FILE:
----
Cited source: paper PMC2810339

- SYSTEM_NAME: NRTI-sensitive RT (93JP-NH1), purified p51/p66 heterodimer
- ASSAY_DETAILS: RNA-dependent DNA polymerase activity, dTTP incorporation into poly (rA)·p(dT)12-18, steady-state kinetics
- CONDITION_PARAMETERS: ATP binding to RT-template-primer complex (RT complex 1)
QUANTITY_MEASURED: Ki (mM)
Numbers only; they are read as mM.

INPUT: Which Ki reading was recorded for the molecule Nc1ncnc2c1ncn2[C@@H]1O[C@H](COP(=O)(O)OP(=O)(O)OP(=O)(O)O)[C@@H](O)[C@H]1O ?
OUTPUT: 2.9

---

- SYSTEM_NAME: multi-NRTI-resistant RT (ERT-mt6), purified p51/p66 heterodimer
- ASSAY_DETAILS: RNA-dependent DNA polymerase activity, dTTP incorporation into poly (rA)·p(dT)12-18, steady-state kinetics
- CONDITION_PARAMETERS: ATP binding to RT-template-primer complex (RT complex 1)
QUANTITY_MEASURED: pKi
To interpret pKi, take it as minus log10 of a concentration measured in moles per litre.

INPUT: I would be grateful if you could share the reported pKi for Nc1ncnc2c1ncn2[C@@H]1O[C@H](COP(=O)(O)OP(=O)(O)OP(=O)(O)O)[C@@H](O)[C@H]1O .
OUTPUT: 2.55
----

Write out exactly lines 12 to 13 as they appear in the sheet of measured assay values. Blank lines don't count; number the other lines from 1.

- CONDITION_PARAMETERS: ATP binding to RT-template-primer complex (RT complex 1)
QUANTITY_MEASURED: pKi